This article appeared online at TheNewAmerican.com on Wednesday, December 20, 2017:
Part of the motivation by Republicans to open the Arctic National Wildlife Refuge (ANWR) to energy development — off limits for nearly 40 years thanks to environmental extremists and the Obama administration — is to use lease fees to offset the deficits in the tax reform bill.
The numbers coming from the Congressional Budget Office (CBO) are impressive. Leasing even a tiny part of the tiny part that “Section 1002” represents of the total ANWR acreage would produce $2.2 billion in revenues over the next 10 years, to be split evenly between Alaska and the federal government.
Alaska’s Republican Senator Lisa Murkowski said in a speech on the floor of the Senate late Tuesday night that Section 1002 is estimated to contain more than 10 billion barrels of recoverable oil which, if developed, would help supply some of America’s growing energy needs and create thousands of high-paying jobs for Alaskans. To put this into perspective, the Prudhoe Bay oil pool originally contained 25 billion barrels, while the National Petroleum Reserve — Alaska (NPR-A) — just west of the ANWR, contains less than a billion barrels.
Alaska could certainly use those jobs. The Alaska Pipeline’s production from the Prudhoe Bay peaked at two million barrels per day (bpd) in 1988, but as the field became depleted so did that flow. Today it’s less than 300,000 bpd with the field containing less than two billion barrels.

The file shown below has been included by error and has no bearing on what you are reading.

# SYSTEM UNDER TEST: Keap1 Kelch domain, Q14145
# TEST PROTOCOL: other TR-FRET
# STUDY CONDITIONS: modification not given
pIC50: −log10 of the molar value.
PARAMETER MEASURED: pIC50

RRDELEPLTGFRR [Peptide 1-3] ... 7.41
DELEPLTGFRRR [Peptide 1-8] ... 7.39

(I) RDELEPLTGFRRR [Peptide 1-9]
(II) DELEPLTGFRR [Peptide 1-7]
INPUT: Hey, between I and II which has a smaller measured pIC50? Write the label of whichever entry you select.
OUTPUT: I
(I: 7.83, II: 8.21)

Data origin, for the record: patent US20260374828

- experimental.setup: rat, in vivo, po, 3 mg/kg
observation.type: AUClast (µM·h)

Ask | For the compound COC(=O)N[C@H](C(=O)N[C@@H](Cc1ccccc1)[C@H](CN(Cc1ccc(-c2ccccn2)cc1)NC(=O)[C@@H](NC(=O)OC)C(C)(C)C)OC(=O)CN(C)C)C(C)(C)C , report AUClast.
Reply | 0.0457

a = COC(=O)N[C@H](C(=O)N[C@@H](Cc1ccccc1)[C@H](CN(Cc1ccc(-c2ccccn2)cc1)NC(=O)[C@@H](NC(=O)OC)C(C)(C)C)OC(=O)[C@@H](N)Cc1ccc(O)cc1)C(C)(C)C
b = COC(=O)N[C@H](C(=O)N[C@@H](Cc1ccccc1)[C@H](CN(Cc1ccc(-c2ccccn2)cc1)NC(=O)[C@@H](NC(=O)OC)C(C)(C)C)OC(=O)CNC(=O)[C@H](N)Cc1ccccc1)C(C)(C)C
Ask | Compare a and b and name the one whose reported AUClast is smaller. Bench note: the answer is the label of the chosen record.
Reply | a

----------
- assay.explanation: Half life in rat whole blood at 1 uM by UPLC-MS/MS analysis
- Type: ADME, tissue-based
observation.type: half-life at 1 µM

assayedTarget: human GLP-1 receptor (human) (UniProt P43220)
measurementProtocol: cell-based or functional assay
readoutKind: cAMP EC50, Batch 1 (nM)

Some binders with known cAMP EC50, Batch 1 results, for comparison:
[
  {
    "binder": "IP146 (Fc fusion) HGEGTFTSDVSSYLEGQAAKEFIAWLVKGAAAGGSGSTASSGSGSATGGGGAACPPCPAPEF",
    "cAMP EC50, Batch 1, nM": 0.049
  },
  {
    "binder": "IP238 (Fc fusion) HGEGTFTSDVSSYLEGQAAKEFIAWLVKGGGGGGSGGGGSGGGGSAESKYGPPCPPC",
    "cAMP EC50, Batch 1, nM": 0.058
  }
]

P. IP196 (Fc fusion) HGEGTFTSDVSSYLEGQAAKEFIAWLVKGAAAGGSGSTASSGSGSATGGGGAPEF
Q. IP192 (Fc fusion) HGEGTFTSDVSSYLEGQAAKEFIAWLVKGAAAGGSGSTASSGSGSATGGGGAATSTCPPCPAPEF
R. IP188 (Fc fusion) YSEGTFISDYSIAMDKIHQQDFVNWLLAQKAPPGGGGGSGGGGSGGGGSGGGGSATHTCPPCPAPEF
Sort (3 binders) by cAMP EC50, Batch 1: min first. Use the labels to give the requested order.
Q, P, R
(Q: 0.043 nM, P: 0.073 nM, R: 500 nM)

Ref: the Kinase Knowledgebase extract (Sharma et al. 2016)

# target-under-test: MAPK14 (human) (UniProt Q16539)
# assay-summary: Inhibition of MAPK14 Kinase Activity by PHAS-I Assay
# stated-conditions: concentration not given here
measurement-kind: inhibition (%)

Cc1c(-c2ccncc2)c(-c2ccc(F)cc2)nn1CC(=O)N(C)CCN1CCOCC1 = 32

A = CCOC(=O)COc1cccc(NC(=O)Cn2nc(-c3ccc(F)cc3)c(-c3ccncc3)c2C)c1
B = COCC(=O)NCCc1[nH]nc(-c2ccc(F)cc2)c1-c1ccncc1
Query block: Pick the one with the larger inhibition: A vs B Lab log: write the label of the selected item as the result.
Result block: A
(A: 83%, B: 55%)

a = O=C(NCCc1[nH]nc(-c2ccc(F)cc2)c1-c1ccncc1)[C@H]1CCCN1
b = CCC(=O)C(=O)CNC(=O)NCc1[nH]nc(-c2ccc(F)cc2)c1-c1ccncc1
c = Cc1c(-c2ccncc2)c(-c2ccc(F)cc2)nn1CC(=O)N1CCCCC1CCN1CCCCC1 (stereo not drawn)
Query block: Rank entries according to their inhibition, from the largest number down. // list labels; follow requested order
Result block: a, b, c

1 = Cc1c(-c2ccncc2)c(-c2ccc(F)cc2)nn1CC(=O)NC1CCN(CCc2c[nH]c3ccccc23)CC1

And Republicans could certainly use the revenues from leasing out parts of Section 1002: The deficits generated by the tax reform bill are conservatively estimated to be $1.5 trillion over the next 10 years. But skeptics familiar with government projections think those deficits will be vastly larger, once infrastructure spending and a military buildup are factored in.
Operated by the U.S. Fish and Wildlife Service (FWS), Section 1002 is the 1.5 million acres of the total ANWR’s 19.3 million acres along the coastline of the Beaufort Sea, part of the Arctic Ocean. If the FWS receives offers on its bids to lease out the most promising parts, based upon the latest reserve estimates, development (if it takes place) will impact a very small piece of that coastline.
That’s a very big if.
The problem is the present reality. The American oil industry has been increasingly focused on generating more production from existing wells, rather than drilling new ones. Fracking technology has enabled it to wring massive additional production from old wells, thus avoiding the huge costs involved in finding and drilling new holes, even where those reserves are known to exist.
In the ANWR those reserves are still largely theoretical, with precious few exploratory wells drilled in the area over the last 20 years generating anything worth getting exciting about. Once a bid is accepted, and the lease fee paid, there remain challenges galore to companies seeking to take advantage. Forgetting the inhospitable environmental conditions (the average high in Deadhorse, just south of the Prudhoe Bay oil field, in January is minus 11F, in February it’s minus 13F, and in March it’s minus 10), there are the inevitable anti-oil activists who are cranking up their resistance (more likely to be legal than physical) to the company’s plan, the need for environmental impact statements to satisfy various governmental agencies, and the approval of Alaskan natives living nearby.
To see what’s likely to happen one needs only look at how the bidding went in early December when the Trump administration conducted the largest-ever auction of drilling leases in the nearby National Petroleum Reserve – Alaska: It put out to bid half of the NPR-A’s 23 million acres and received — ready? — just seven offers for 80,000 acres. Noted Pavel Molchanov, a financial analyst with Raymond James, dourly: “Our sense is that there is little or no current interest in the industry to invest in ANWR. This is high-risk ‘frontier exploration’ with a very distant roadmap to [positive] cash flow.”